Sustainability is dead, or at the very least the term is meaningless since being co-opted by the branding and green-washing of corporations and governments and by the technological pursuits typified by green building programs and other reductive approaches. As Ray Cole states: “green design is directed at reducing degenerative impacts... this is insufficient for an ecologically sustainable future and is an insufficient aspiration to motivate design professionals and their clients.”
Unfortunately, much of the work and theory of sustainable architecture has been incremental fine-tuning, failing to inspire design and innovation.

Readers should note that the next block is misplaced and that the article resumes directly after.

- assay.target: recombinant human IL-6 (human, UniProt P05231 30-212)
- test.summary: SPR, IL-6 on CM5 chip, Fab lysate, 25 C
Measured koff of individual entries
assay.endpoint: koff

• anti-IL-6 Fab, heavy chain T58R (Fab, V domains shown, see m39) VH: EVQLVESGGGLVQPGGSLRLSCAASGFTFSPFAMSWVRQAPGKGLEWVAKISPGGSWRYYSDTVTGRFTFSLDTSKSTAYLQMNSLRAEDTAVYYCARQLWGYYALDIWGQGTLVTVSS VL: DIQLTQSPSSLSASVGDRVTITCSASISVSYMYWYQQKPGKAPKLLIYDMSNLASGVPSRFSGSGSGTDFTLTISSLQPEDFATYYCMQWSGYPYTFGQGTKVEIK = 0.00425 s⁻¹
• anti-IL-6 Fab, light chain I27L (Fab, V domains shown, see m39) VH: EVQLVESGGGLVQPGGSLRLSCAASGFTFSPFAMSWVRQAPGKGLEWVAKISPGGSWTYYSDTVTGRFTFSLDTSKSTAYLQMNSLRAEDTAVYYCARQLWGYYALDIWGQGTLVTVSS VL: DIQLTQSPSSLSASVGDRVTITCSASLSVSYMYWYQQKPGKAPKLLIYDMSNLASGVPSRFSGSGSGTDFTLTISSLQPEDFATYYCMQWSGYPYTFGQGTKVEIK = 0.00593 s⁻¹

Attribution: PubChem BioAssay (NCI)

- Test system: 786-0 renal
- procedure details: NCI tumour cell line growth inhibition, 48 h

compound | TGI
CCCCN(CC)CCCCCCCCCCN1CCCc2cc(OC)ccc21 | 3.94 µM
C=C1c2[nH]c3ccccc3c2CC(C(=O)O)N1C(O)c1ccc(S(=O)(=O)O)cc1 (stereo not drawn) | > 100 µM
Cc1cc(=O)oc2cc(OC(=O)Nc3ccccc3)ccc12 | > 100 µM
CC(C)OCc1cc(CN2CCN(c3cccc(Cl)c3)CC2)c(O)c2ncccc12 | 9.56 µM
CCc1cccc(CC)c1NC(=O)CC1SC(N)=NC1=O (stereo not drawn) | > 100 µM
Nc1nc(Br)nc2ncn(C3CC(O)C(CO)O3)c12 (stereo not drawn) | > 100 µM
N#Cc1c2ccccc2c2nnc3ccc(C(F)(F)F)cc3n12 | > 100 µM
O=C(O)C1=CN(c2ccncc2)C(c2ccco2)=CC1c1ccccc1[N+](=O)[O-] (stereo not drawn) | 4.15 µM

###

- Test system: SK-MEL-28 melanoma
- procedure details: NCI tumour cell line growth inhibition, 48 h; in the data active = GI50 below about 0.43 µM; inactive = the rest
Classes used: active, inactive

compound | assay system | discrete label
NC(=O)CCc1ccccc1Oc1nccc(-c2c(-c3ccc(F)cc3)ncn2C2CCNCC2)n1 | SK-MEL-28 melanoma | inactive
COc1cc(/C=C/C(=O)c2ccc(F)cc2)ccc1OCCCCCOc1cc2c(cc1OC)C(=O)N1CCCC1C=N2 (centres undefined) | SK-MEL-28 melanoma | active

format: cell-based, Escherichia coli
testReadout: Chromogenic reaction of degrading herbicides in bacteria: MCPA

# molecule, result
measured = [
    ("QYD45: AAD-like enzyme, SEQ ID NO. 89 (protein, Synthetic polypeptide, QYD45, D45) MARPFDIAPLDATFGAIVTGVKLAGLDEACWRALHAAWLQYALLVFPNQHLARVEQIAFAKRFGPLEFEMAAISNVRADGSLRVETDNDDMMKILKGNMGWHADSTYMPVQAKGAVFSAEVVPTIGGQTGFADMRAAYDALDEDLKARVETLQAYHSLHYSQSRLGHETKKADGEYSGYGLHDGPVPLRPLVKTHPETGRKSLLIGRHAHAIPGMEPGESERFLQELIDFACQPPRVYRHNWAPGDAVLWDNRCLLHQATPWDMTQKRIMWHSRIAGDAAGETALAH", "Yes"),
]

The natural, social, and technological worlds we inhabit have real limits and perceptible fragility. The natural systems that humanity has lived within have been altered beyond return to a “pristine” state, but hopefully not beyond functional restoration.
We are living on an Earth 2.0, where all bets are off. How do we envision a new role for design in this context? How do architects consider an integral design process merging the designed world or “technosphere” with the life support system, or “ecosphere,” of the planet?
How do we meet human needs, create delight, and inspire while enhancing the potential of natural and social systems? Can buildings be analogues for living systems?
How do we create architecture in a complex world that is in an intrinsic state of flow and flux?
This symposium will explore design and architecture as a means to conceive of and shape complex systems at the intersection of natural process and culture.